The driver shortage question fascinates me, as I’m sure it does many in my generation. People of my era have lived through feast and famine in the driving labour market. We knew a time where any trucking company worth its salt had a waiting list as long as your arm and if your company struggled to get drivers, it told the world more about your business than about the labour market in the industry. Now, our industry is in crisis for precisely the opposite reason, and after many years the snowball has gathered enough speed to attract the attention of the wider community. I’ve listened to radio, read newspapers, watched TV, listened to conversations among the public, and talked to industry participants at every level. The really interesting commentary has been from those outside the industry, who on more than one occasion have been heard to say, “It’s only got itself to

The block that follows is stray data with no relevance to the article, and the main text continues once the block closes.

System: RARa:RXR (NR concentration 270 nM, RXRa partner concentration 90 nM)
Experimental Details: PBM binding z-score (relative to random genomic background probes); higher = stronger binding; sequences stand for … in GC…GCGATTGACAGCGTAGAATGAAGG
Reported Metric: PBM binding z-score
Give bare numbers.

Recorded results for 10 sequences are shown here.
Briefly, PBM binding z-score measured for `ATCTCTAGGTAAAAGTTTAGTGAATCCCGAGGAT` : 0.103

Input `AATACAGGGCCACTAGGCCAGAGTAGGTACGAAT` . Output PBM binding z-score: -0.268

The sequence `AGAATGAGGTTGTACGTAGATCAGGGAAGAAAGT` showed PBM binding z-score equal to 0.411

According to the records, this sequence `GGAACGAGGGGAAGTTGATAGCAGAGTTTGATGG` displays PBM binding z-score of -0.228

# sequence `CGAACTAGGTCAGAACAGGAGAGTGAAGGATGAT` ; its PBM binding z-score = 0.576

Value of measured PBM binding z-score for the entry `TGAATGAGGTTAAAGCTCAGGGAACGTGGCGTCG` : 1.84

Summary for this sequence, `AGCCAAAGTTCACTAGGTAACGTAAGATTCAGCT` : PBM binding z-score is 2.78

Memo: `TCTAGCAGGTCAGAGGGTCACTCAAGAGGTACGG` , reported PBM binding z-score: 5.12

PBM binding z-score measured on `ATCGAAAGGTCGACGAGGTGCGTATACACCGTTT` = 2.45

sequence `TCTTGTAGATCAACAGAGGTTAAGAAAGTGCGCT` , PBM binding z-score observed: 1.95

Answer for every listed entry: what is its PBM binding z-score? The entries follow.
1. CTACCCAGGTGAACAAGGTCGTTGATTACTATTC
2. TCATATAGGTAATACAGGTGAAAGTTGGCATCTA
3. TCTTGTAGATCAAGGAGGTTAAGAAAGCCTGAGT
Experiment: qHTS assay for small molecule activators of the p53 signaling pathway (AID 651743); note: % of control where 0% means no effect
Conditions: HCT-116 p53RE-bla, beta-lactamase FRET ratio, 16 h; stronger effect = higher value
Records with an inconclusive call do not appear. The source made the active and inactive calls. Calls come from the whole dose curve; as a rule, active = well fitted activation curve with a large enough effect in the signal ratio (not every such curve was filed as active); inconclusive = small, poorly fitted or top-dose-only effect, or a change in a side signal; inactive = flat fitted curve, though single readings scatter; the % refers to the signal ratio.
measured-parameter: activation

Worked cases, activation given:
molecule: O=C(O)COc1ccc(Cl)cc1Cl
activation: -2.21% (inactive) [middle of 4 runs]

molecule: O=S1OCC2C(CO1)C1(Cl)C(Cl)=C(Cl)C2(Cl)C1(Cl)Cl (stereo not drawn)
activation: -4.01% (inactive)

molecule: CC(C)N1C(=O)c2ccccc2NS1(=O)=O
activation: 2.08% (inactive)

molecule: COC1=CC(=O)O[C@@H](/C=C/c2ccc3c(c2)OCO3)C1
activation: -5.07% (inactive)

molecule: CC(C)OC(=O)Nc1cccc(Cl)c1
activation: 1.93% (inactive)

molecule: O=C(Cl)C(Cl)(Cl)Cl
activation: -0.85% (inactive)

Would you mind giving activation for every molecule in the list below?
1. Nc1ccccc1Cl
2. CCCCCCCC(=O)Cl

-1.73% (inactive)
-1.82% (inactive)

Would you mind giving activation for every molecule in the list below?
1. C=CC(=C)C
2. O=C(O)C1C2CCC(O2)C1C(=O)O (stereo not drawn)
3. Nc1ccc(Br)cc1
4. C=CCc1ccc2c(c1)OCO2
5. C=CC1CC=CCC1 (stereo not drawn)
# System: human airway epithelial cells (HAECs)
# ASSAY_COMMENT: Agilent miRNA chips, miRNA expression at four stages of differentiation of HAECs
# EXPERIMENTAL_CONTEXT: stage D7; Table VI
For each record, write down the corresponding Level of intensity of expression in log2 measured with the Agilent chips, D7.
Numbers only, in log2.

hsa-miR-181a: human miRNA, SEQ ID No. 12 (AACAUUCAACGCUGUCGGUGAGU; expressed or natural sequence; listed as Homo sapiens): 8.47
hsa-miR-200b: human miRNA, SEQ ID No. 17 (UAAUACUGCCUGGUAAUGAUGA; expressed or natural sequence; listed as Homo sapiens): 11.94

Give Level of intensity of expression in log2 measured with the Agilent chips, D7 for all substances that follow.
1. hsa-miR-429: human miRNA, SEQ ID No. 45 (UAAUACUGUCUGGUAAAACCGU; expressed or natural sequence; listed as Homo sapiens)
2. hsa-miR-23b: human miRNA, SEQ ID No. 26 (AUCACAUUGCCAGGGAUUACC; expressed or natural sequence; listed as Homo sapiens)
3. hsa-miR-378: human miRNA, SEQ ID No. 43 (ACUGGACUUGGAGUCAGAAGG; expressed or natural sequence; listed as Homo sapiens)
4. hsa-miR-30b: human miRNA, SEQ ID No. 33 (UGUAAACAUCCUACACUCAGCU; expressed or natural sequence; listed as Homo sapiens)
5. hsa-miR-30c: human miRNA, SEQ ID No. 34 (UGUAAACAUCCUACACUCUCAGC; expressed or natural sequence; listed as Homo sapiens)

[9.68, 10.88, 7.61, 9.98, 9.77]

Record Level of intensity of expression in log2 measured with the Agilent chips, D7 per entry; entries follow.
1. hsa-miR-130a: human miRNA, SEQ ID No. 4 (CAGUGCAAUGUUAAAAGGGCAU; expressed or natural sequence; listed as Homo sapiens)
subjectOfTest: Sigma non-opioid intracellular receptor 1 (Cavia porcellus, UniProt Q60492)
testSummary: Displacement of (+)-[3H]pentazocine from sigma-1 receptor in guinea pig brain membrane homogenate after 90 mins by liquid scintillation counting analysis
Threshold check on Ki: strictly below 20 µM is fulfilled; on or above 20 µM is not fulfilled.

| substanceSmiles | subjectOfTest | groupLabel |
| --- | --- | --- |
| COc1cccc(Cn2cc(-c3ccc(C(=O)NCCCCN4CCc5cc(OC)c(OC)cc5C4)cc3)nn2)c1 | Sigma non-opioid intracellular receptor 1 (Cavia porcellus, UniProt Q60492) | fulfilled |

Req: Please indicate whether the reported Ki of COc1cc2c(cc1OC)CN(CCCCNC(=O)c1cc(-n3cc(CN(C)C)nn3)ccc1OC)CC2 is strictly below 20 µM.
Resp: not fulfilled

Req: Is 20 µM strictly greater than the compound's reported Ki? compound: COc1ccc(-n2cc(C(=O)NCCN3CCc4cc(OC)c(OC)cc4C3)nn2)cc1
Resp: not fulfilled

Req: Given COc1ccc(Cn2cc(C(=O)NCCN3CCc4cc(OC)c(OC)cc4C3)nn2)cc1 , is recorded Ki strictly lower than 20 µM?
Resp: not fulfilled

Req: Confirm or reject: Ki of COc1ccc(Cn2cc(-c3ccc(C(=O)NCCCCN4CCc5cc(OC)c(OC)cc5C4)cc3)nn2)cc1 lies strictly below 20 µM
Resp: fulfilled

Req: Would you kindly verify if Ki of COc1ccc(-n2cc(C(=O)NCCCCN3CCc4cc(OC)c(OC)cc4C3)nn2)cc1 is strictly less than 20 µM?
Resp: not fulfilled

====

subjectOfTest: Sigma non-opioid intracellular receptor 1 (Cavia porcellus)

blame. Who the hell will do that job for that money, for that many hours a week?”
As a columnist has previously said in this magazine, the Class 5 truck is the largest vehicle allowed free reign in the public arena under the complete control of one individual. And what’s that worth? As low as $20 an hour in many places evidentially. The days of filling the driver’s seat with those like me who have been captivated by big trucks from day dot, or fostering the fever by plonking a kid in the passenger seat and showing him or her every corner of the country from a magnificent Class 5 truck before they’re 10, are over.
The next generation will need to be wooed using other means. Discovering what those means are requires only two questions and they’re questions for everyone with a stake in the transport industry, including drivers, business owners, industry association leaders, politicians and the Prime Minister.
The questions are: If your young son or daughter came to you now, in the privacy of your own home, isolated from the ears of the outside world, in an air of trust with no requirement on the part of either party to say the right thing, and said, “I want to drive a truck for a living.” What would your answer be? And more to the point – why?
New Zealand Trucking